This summer’s decision by the Supreme Court to protect the Deferred Action for Childhood Arrivals (DACA) program and reject the Trump Administration’s 2017 attempt to rescind the program was a victory for Americans across the country.

Not only was it a monumental day for our nation’s nearly 700,000 DACA recipients who earned a respite from fear of deportation and separation from their families and homes, but it was also a major victory for businesses here in Colorado and for our larger national economy.

But with the November elections looming and the attacks on the DACA program continuing to ensue, the fight to protect DACA recipients is far from over. There is more work to be done.

Dick Carleton, Breckenridge Town Council member

Established in 2012, the DACA program awards deportation protections along with employment and education authorizations to young immigrants who came to the United States as children with their families.

Since coming to the U.S. as children, these young immigrants have become American in every way but on paper.

The DACA program has granted nearly 700,000 young undocumented immigrants, including 27,000 here in Colorado, the ability to build lives for themselves here in the only home they have ever truly known after submitting an application, undergoing a rigorous and thorough background check process, and paying fees.

As a business owner and councilmember, I’ve seen firsthand the positive contributions DACA recipients are making in our community.  I have personally watched as these kids have exceled in our schools, become the first in their families to go to college and return to enter the work force, work hard and make significant contributions here in Summit County.

Through my involvement in the Colorado Restaurant Association, I also recognize the incredible economic impact they have had and are having on our state. They are essential members of our communities.

Many DACA recipients are leaders, innovators and serve as critical economic multipliers. They’re building business and creating thousands of jobs that benefit all Coloradoans.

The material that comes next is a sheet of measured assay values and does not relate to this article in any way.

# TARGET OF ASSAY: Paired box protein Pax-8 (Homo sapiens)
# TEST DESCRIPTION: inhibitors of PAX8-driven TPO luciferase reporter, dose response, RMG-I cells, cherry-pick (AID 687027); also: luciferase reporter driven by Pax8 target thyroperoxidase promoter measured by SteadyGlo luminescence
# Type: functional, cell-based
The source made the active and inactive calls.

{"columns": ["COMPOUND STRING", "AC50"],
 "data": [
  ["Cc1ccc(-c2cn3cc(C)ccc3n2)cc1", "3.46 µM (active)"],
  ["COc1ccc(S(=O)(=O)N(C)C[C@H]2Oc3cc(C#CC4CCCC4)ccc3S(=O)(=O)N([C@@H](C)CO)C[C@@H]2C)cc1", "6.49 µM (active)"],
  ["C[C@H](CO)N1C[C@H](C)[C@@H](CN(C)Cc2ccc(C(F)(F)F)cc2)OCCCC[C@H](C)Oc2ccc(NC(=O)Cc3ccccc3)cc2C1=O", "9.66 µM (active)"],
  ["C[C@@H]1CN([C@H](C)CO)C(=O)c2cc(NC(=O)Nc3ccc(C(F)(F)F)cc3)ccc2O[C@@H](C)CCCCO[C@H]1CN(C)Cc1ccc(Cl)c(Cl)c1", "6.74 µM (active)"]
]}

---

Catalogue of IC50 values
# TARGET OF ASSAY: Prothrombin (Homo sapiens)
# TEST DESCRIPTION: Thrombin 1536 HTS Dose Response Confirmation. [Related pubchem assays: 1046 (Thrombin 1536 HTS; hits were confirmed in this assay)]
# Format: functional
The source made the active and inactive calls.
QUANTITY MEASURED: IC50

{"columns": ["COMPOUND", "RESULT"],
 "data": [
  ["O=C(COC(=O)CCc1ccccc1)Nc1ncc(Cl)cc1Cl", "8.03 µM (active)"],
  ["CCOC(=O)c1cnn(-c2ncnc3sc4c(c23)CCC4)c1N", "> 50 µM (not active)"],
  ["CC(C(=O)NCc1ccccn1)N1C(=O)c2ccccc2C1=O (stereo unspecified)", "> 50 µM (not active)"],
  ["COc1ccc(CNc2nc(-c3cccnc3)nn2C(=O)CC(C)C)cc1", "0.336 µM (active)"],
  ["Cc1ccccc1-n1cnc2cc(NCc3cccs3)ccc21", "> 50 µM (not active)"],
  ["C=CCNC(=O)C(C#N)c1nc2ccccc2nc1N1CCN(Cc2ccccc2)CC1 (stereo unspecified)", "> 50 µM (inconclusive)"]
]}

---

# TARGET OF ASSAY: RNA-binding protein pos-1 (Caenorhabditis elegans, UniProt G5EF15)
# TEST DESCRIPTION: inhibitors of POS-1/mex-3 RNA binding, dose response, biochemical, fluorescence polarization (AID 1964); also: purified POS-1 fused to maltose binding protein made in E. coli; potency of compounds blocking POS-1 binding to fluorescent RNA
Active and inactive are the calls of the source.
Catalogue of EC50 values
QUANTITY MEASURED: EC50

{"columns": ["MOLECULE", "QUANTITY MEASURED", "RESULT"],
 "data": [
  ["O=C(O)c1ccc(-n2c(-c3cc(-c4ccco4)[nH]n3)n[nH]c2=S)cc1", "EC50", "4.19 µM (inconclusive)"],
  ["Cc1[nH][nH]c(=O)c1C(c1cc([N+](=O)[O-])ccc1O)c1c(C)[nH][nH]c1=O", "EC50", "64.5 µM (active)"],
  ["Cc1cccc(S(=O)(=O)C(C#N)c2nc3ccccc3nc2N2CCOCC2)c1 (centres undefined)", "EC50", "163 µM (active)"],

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Many DACA recipients are also filling key roles in a wide range of essential industries like tech, education, hospitality, agriculture and construction. In terms of hard numbers, Colorado’s DACA recipients contribute $527 million in annual spending to our economy and pay an estimated $59.1 million in annual state and local taxes and $113 million in annual federal taxes.

Ultimately, Colorado is fortunate that so many productive DACA recipients call our state home. We would all be lesser for their absence. But despite the court’s ruling, DACA recipients are not out of the woods. 

The Trump administration recently issued a Department of Homeland Security memo restricting the DACA renewal period from two years to one and barring new applicants, increasing the burden of applying to obtain DACA with the intention of winding down the program altogether in 2021. 

This would be devastating to DACA recipients, their families, and have ripple effects across our economy and in our communities. It would affect, for example, business owners like me who rely on their employment, patronage and the integral role they play in the supply chain I need.  

While locally we have organizations like Mountain Dreamers to provide support, only Congress can provide the solution DACA recipients need by passing permanent legislative protections —  like the ones included in the Dream and Promise Act, which passed the House of Representatives last year on a bipartisan and overwhelming basis.

This bill would finally bring closure to this issue and provide Dreamers and Temporary Protected Status (TPS) holders with an earned pathway to permanent citizenship. The House has done its job; now it’s time for the Senate to finally end the fear and anxiety felt by so many Dreamers and those of us who care about and rely on them.

With the November election looming, I urge my fellow Coloradans to support candidates who are committed to taking a bipartisan approach to passing a Dreamer solution and keeping families and communities together.

This November is an opportunity to show our elected officials that we stand with our immigrant neighbors and prioritize their safety and future in the only home many of them have ever known.

In that spirit, I ask Sens. Cory Gardner and Michael Bennet to stand with all Coloradans and work with their fellows on both sides of the aisle to get the Dream and Promise Act across the finish line.

This is a human issue and should not be treated as a political one.  A permanent solution that protects Dreamers is in the best interest of Colorado and our entire country. 

Dick Carleton has lived in Breckenridge for 40 yrs, raising his family and working in the restaurant industry. He has owned restaurants in the community for over 35 years. He is an active community member and has been serving on the Breckenridge Town Council since 2018.

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